Oxfam report 2011: Court orders were too weak to stop an investor in Mubende and Kiboga

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By witnessradio.org Team, a Third Series

The story of neighbouring Mubende just months later echoes the events of the 2008– 2010 Kiboga evictions. In both cases, the local people believed they had legal claims to the land and attempted to get their case heard in court. In both instances, the High Court issued an interim order restraining the company from evicting the residents. Promises of compensation, made to community leaders in both Mubende and Kiboga, seem to have come to nought. Thousands of people have been left landless, living a hand-to-mouth existence, unable to afford to educate their children or to access adequate healthcare.

Many evictees describe feeling dehumanized by the experience. ‘I lost land. I’m landless. Land was my life. I have no rights. It’s like I’m not a human being,’ said Fred Bahemuka, a father of eight from Mubende.

Augustin Allen, 52, is vice-chair of Kyamukasa council. He has nine children aged between four and 23. ‘My father fought in Egypt for the British during the war,’ he told Oxfam. ‘I heard that in Mubende there was land allocated for Second World War veterans and their families.’ In 1997, he met the leaders of the veterans. ‘I submitted my dad’s service papers and was allocated 31 acres’. He grew bananas, coffee, beans, and maize, selling most of it to traders. He was able to pay for schooling for all of his children.

Attempts to clear the land of its inhabitants began in early 2009 with press reports of armed groups beating people in Namwasa forest, leading over 10,000 residents to petition Lands Minister, Omara Atubo, in July 2009, to stop the evictions. Mr Atubo said, ‘As a ministry in charge of land, we are saddened by what has happened to you. It is important to respect your rights irrespective of whether you occupy the land legally or not. There is no need for your colleagues to disappear, your property to be stolen or crops to be destroyed.’

‘There were no consultations before the evictions,’ Mr Allen said. Despite the ongoing legal claims, on 11 December 2009 three government ministers and the Resident District Commissioner visited the area and told people to leave by February. Police, backed by army troops, were deployed in December. Oxfam heard how the police dismantled the local primary school – named Bright Future – and set fire to the school chairs and desks.

Villagers told Oxfam that, in January 2010, the police arrested 18 community leaders. When people met to organize themselves, police broke up the meeting with teargas, according to villagers. ‘They told us we were illegally encroaching,’ Mr Allen said. During the evictions in February, ‘they cut down our crops, burnt and demolished our houses,’ Mr Allen added.

‘We were beaten by soldiers. They beat my husband and put him in jail,’ said Naiki Apanabang, who claims that her land was given in recognition of her grandfather having fought in the British army in Burma in the Second World War. ‘The eviction was very violent. The people behind it were the Resident District Commissioner, the police, casual labourers of the New Forests Company, the army, and a private security company called Askar.’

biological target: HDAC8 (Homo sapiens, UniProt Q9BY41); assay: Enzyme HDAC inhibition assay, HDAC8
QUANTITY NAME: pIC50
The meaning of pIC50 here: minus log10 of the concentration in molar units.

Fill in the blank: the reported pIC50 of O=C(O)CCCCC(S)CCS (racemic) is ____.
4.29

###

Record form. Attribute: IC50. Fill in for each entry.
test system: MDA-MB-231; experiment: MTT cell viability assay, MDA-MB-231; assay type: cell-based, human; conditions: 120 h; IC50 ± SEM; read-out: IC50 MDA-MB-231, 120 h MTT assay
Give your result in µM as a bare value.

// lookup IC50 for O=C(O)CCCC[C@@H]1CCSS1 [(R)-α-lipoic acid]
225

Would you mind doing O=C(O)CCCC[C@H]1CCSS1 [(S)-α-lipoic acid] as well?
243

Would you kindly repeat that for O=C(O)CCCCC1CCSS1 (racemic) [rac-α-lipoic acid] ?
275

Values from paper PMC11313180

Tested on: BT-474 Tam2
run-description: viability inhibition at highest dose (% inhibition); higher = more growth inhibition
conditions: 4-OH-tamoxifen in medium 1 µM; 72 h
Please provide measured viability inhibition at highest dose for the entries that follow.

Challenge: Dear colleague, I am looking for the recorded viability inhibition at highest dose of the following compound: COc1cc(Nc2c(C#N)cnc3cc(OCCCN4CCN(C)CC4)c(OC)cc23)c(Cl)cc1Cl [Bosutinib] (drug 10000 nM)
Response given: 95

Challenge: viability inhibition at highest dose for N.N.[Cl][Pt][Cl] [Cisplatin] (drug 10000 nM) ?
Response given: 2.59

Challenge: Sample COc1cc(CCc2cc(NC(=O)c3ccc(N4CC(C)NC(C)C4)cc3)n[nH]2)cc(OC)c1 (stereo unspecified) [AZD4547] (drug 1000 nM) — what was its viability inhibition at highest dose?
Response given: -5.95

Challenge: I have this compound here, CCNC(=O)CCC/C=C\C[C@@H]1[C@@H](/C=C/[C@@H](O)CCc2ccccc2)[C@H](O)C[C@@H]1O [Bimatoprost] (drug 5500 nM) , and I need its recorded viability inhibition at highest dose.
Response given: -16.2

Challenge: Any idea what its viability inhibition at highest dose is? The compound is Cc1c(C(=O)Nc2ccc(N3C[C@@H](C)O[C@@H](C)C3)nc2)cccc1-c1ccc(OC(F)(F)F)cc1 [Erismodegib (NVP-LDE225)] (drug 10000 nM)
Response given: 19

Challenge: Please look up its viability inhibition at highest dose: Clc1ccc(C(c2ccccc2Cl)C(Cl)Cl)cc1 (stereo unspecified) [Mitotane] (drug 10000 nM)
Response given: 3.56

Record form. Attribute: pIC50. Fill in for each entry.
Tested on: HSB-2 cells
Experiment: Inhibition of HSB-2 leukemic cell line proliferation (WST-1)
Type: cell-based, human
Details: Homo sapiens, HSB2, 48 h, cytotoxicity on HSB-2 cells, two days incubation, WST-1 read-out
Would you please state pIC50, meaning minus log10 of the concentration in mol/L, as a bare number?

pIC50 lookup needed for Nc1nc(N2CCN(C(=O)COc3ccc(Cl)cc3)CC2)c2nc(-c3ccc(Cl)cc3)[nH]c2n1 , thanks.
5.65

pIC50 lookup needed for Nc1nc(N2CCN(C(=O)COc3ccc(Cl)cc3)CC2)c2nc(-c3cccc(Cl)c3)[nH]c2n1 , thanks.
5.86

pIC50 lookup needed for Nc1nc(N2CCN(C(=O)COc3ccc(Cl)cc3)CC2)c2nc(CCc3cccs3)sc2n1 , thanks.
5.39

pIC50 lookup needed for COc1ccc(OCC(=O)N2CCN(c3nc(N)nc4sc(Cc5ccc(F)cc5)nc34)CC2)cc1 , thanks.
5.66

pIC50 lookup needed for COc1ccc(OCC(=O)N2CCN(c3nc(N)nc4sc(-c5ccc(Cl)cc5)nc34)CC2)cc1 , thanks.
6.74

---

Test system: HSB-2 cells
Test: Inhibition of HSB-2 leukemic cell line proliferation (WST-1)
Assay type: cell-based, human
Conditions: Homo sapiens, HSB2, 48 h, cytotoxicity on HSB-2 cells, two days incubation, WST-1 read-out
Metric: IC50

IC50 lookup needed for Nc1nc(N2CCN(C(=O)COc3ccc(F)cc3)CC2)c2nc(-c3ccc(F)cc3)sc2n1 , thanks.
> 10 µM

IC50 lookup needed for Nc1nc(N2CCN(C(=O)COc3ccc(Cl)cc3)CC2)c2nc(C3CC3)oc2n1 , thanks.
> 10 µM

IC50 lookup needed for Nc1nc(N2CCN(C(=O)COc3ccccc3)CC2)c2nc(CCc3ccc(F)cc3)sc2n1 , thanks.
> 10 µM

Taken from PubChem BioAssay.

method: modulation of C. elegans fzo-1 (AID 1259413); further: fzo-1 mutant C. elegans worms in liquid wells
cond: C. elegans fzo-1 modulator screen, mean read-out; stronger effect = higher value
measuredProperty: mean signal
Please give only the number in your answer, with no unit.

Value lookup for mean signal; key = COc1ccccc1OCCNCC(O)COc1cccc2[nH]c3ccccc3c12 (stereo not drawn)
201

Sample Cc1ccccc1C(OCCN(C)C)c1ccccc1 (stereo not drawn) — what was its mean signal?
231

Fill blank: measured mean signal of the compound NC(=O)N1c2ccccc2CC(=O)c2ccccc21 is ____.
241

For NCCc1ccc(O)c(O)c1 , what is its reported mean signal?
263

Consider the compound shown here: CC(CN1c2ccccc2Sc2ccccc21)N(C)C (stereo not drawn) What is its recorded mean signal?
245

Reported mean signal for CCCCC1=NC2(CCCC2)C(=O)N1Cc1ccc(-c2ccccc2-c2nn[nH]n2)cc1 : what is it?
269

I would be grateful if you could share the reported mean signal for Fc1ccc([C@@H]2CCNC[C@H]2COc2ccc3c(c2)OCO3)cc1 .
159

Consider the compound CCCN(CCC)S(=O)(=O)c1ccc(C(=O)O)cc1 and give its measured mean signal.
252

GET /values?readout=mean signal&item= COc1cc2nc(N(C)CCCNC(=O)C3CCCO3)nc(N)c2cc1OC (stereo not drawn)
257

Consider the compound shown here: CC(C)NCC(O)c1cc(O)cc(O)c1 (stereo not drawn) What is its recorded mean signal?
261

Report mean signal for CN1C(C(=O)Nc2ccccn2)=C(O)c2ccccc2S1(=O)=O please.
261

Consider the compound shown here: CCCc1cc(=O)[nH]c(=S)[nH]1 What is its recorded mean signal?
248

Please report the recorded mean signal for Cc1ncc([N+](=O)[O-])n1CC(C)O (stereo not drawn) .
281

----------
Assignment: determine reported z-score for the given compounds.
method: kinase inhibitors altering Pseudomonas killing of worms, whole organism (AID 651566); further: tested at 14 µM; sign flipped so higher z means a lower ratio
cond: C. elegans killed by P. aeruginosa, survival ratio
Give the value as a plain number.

Ms Apanabang has eight children. She now lives in a rented house for 15,000 shillings ($5.50) a month and says even finding this money is now a problem. She earns some money from casual work when she can find it. She cannot afford school fees. Before being evicted, she said her family ate well from a variety of crops they grew. ‘Now we rely on posho [a maize porridge staple] and the days I fail to get posho, we sleep on empty stomachs,’ she said. ‘One of the things that most touches my life now is that I have forgotten the feeling of eating well.’

‘I remember I wrote the details in my notebook,’ she said. ‘The officials gave us a deadline to leave between the 12th and 28th of February 2010. I chose to leave on the 12th. We saw them burning down people’s houses and cutting down people’s plantations. That convinced me to collect my children and leave. It was too painful. And what I feared is what has happened – we have nothing to eat. My children are not going to school and we don’t know what the future holds.’

Mr Allen says: ‘One of the things that pained me most was that my land was the source of income for school fees for my children. I am not an educated person. It was my plan to raise money to educate my children so that when I’m gone they can take care of other family members. But now I can only afford to send one of my six children to school. Now they are held back, they are nobody. That is the painful thing.’

‘We are no longer interested in going back to the land we had before. We only want to have money to buy some new land somewhere else. Let the past settle,’ Mr Allen said. ‘I only pray to God that a miracle comes now, to get land somewhere else. I think that is when we shall have back the peace and happiness in the family that we have all lost.’

Maria Peimong is a 66-year old grandmother who was evicted from Kyato village in Mubende, where she told Oxfam she had lived for over 15 years. She used to farm maize, bananas, avocado, and jackfruit; she had eight cows and 15 goats. Now she is reduced to a precarious existence: ‘I am an old woman. Now I just work as a casual labourer in this village where I found refuge. At my age how can I live like that? … It is so frightening.’ She is terrified of falling sick as ‘that means going for a day without a meal, because you cannot work.

 

To be continued…